Global Conversations in Literacy Research (GCLR) is a series of interactive open access web seminars that feature cutting-edge literacy research conducted by international literacy researchers. GCLR is grounded in critical literacy, and sees as its mission to use networked technologies to connect global audiences in a virtual space that allows participants to exchange ideas on literacy theory, research, and practice. Each year, GCLR features scholars whose work addresses a range of literacy areas of interest to international audiences. GCLR is sponsored, in part, by the National Writing Project.
As a critical literacy project, we invite you to take our GCLR survey after viewing web seminars. Your responses will help us understand the significance of this project, and how we might better serve the global audiences through these web seminars. We invite you to take the survey after each participation in a web seminar. If this is a class requirement, we invite you to ask your students to take this survey as well. We greatly appreciate your participation in this way! We have now created a GCLR YouTube Channel with archived web seminars; please access them here.
Multiple Ways to Participate:
Web seminars: Participate actively with participants through the chat format of the seminar, pose questions to the speaker. Web seminars are live and open access. Please access this link to join any of the seminars: https://sas.elluminate.com/m.jnlp?sid=221&password=M.8631F22F3B67CB38E60FEA16E0B04A
Social Media: Like us on Facebook for updates on our web seminar series. Subscribe to the GCLR website to receive emails regarding web seminars and speakers. Follow us on Twitter: #GCLR_GSU. Watch archived seminars on GCLR YouTube Channel.
Professional Development Hours: If your district requires professional development hours, GCLR will provide teachers with a letter of attendance.
GCLR: 2014-2015 Web Seminar Series
Below is a partial list of GCLR’s 2014-2015 series of speakers. We will provide detailed descriptions of the presenters as this information becomes available. The 2014-2015 series will again engage global audiences in significant conversations about literacy in global contexts. Please schedule GCLR’s 2014-2015 series seminars into your calendar, add them to your syllabi, share them with organizations interested in literacy, tweet this information to your followers, post on your Facebook pages, and share with others interested in global literacy issues.
2014-2015 GCLR Series Speakers
Below is a list of confirmed speakers for 2014-205. Please continue to return to the GCLR site as we will be posting updated information.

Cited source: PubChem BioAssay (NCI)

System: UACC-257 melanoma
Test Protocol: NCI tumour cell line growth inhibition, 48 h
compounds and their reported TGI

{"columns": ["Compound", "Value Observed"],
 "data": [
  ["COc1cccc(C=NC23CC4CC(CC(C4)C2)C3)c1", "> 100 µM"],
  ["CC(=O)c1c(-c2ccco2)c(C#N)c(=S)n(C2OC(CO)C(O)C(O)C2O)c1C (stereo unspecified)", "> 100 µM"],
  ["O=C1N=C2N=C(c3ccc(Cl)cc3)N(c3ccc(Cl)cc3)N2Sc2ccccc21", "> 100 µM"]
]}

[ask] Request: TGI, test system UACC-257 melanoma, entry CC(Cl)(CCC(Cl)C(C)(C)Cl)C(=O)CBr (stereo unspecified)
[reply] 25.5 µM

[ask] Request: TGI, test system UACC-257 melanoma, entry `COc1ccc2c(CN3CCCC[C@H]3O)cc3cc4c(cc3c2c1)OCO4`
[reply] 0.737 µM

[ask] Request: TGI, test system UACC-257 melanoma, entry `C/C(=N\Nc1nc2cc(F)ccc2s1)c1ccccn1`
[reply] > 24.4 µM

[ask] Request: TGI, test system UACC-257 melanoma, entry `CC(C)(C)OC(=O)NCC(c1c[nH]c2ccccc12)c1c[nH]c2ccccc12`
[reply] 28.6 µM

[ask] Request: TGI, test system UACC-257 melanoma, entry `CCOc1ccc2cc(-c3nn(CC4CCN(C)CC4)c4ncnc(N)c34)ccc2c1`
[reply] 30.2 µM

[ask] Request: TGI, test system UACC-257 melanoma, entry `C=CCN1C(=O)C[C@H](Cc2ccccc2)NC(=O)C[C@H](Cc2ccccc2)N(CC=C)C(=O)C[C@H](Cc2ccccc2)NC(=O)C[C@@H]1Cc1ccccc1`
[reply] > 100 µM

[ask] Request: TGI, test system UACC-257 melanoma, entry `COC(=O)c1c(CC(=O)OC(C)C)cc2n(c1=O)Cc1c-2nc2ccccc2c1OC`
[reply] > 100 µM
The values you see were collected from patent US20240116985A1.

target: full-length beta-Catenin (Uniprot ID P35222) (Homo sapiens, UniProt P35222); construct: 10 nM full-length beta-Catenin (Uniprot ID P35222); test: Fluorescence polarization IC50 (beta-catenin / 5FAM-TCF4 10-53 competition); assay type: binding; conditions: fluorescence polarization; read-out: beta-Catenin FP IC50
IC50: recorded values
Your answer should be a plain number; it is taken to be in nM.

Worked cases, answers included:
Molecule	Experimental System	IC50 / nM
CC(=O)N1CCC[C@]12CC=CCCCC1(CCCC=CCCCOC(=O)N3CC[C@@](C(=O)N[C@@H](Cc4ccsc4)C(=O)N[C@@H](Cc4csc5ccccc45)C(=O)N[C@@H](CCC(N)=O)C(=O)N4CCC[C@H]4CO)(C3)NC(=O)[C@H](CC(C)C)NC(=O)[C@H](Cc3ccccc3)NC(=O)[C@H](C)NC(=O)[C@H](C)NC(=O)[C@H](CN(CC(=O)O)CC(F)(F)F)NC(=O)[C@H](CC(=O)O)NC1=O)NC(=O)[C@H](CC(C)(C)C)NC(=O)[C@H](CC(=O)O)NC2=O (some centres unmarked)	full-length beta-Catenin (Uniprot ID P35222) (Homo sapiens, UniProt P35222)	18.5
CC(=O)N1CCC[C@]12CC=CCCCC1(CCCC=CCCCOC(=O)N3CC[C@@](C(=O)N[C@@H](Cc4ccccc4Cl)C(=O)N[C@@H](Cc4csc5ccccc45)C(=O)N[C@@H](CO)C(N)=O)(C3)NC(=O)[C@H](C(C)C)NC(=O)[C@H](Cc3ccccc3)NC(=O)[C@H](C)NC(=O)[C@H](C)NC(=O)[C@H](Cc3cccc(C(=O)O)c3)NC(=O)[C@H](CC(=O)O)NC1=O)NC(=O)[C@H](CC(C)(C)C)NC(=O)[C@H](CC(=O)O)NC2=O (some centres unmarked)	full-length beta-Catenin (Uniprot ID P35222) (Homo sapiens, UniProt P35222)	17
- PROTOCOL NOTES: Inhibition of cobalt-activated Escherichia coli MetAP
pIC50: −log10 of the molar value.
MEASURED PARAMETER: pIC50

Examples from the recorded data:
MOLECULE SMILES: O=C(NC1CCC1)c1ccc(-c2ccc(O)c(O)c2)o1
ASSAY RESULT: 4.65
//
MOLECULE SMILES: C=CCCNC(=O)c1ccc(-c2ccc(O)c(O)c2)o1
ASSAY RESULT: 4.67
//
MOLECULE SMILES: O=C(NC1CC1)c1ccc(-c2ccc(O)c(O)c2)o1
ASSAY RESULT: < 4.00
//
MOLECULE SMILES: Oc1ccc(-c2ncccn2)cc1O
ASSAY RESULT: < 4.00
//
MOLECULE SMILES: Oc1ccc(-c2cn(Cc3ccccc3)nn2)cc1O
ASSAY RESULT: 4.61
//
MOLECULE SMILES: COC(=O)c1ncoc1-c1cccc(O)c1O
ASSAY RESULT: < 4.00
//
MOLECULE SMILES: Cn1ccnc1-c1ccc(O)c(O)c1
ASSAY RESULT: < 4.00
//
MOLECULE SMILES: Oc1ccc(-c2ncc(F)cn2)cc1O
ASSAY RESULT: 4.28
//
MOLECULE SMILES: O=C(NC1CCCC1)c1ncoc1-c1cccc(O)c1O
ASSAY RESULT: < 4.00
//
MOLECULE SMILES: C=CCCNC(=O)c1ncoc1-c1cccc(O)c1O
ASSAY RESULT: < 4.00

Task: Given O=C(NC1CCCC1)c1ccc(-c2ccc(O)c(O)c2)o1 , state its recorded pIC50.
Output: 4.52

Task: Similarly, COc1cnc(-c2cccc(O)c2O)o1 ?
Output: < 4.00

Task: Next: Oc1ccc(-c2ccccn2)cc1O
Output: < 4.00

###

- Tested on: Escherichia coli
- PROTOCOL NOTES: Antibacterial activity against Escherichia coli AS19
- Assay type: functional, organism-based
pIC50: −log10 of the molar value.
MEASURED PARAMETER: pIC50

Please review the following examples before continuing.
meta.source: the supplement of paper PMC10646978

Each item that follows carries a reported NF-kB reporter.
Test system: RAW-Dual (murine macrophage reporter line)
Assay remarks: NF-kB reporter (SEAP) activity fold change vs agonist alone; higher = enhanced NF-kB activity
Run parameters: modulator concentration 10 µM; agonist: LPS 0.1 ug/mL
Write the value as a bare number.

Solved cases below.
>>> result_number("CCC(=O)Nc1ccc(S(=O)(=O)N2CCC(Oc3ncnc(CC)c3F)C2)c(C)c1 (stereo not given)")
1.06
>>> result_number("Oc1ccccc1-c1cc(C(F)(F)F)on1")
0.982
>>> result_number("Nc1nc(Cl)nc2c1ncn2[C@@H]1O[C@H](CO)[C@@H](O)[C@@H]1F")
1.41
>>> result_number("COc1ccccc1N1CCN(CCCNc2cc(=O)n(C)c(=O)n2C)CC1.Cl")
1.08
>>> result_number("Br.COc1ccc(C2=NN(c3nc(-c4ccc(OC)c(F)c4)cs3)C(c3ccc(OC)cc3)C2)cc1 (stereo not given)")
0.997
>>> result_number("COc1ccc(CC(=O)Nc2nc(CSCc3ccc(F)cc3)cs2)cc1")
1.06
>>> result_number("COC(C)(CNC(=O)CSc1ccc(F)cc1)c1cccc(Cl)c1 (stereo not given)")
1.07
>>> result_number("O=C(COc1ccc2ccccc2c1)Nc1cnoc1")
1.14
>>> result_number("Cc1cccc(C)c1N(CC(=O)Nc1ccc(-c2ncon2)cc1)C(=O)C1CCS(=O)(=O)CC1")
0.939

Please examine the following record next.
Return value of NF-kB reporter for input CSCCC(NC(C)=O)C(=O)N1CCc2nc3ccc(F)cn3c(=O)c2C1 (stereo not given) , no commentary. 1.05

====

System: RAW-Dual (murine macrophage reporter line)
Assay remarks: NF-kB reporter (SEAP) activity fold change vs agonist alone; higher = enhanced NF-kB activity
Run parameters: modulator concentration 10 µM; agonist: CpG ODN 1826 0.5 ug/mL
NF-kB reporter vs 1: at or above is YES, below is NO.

SEPTEMBER 14, 2014: Dr. David Kirkland, New York University, New York, USA; “A Song of the Smoke: Critical Thoughts on the Literacies of Young Black Men”; 7:00 p.m. Eastern time zone/New York/USA.
David E. Kirkland is a bestselling author, activist, cultural critic, educator, researcher, and thinker. He is also an associate professor of English and urban education at New York University. His transdisciplinary scholarship examines the intersections among language, race, gender, and urban youth culture under the lens of literacy. His work has also explored, among other things, urban teacher preparation, digital media and technology, and the sociopolitical aesthetics of revolutionary justice as (re)produced in artifacts of popular Black culture. He has spent the past decade analyzing the culture, language, and texts of groups of urban American youth, and has expertise in critical literary, linguistic, and ethnographic research methods. He has received many awards for his groundbreaking work including an NAEd/Spencer Foundation Postdoctoral Fellowship Award, a Ford Foundation Postdoctoral Fellowship Award, a NCTE Cultivating New Voices Fellowship Award, the 2006 AERA Division G Dissertation Award, among many others. He has published widely. His most recent titles include: “‘Books Like Clothes’: Engaging Young Black Men with Reading” (Journal of Adolescent and Adult Literacy), “Listening to Echoes: Teaching Young Black Men Literacy, and the Distraction of ELA Standards” (Language Arts), “‘Black Skin, White Masks’: Normalizing Whiteness and the Trouble with the Achievement Gap” (TCRecord), “English(es) in Urban Contexts: Politics, Pluralism, and Possibilities” (English Education), and “We real cool: Examining Black males and literacy” (Reading Research Quarterly). A Search Past Silence: The Literacy of Black Males is a TC Press bestseller and the fifth book that Dr. Kirkland has authored, co-authored, edited, or co-edited. He is also co-editor of the newly released Students Right to Their Own Language, a critical sourcebook published by Bedford/St. Martins Press. Dr. Kirkland’s seminar is based on a decade of research aimed at understanding the complexities of Black male social life and the myriad forces influencing their literacy development. The goal of the presentation is to raise awareness to the effects of educational injustice in the lives of Black males in order to find ways to intervene and interrupt cycles of miseducation. What are the forces at play (e.g., gangs, peer pressure, poverty) competing for the attention of young Black men? How their literacies shaped? How might cycles of inequity influence how, why, and what Black males learn about literacy within schools and beyond? How might educators disrupt the cycles of inequity so that Black males might become empowered to transform their communities, their lives, their educational destinies?